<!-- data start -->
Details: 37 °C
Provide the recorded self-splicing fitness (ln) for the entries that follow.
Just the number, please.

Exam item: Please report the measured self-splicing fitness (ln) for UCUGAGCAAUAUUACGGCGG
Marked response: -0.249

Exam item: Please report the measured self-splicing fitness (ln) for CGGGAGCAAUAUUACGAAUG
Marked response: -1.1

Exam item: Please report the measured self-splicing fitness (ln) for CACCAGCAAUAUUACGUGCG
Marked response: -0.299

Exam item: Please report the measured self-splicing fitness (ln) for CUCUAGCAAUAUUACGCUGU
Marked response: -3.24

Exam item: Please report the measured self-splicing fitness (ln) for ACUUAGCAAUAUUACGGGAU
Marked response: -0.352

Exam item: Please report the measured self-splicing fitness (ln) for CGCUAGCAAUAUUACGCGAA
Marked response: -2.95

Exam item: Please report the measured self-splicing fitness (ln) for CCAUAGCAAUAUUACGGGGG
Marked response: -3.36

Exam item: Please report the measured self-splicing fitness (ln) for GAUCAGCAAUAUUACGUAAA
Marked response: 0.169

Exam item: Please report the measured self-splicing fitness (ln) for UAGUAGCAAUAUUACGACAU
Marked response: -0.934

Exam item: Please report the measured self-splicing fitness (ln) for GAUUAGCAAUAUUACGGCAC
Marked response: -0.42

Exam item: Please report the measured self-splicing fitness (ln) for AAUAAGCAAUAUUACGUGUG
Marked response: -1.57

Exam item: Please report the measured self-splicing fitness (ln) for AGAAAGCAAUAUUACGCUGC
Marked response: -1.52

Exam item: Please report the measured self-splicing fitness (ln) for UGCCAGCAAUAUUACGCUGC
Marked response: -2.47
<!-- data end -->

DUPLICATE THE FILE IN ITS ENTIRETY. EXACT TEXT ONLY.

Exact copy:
Details: 37 °C
Provide the recorded self-splicing fitness (ln) for the entries that follow.
Just the number, please.

Exam item: Please report the measured self-splicing fitness (ln) for UCUGAGCAAUAUUACGGCGG
Marked response: -0.249

Exam item: Please report the measured self-splicing fitness (ln) for CGGGAGCAAUAUUACGAAUG
Marked response: -1.1

Exam item: Please report the measured self-splicing fitness (ln) for CACCAGCAAUAUUACGUGCG
Marked response: -0.299

Exam item: Please report the measured self-splicing fitness (ln) for CUCUAGCAAUAUUACGCUGU
Marked response: -3.24

Exam item: Please report the measured self-splicing fitness (ln) for ACUUAGCAAUAUUACGGGAU
Marked response: -0.352

Exam item: Please report the measured self-splicing fitness (ln) for CGCUAGCAAUAUUACGCGAA
Marked response: -2.95

Exam item: Please report the measured self-splicing fitness (ln) for CCAUAGCAAUAUUACGGGGG
Marked response: -3.36

Exam item: Please report the measured self-splicing fitness (ln) for GAUCAGCAAUAUUACGUAAA
Marked response: 0.169

Exam item: Please report the measured self-splicing fitness (ln) for UAGUAGCAAUAUUACGACAU
Marked response: -0.934

Exam item: Please report the measured self-splicing fitness (ln) for GAUUAGCAAUAUUACGGCAC
Marked response: -0.42

Exam item: Please report the measured self-splicing fitness (ln) for AAUAAGCAAUAUUACGUGUG
Marked response: -1.57

Exam item: Please report the measured self-splicing fitness (ln) for AGAAAGCAAUAUUACGCUGC
Marked response: -1.52

Exam item: Please report the measured self-splicing fitness (ln) for UGCCAGCAAUAUUACGCUGC
Marked response: -2.47